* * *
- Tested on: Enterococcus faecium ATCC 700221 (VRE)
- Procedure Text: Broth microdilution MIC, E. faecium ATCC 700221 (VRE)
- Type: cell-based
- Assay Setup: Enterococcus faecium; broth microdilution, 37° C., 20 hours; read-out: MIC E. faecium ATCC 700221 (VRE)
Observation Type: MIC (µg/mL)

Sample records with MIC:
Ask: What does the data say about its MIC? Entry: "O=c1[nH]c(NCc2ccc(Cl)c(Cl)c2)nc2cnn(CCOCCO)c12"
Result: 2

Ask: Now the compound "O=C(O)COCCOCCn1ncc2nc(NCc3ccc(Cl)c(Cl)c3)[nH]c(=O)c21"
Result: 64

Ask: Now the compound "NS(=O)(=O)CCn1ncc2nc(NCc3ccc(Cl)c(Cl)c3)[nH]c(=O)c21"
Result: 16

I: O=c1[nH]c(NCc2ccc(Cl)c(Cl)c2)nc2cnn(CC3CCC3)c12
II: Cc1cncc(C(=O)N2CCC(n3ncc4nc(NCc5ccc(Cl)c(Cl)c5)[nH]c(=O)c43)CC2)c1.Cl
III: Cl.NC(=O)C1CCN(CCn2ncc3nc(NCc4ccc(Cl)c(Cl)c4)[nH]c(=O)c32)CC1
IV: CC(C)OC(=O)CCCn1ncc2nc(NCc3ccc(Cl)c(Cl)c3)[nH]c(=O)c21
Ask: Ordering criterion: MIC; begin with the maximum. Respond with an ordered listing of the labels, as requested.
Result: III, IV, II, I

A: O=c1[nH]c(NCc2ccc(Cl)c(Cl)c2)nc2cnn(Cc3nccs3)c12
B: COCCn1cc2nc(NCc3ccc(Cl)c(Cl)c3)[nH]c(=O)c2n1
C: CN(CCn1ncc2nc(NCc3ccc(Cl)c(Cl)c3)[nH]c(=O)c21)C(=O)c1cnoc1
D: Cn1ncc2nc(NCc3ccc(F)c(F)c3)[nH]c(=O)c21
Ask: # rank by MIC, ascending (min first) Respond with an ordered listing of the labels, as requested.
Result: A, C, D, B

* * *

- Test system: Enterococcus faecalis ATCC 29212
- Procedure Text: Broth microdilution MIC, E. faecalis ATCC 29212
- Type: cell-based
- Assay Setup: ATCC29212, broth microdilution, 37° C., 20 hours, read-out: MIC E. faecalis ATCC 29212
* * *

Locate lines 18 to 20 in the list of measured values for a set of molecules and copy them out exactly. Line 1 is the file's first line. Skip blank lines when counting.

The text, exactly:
Result: III, IV, II, I

A: O=c1[nH]c(NCc2ccc(Cl)c(Cl)c2)nc2cnn(Cc3nccs3)c12
B: COCCn1cc2nc(NCc3ccc(Cl)c(Cl)c3)[nH]c(=O)c2n1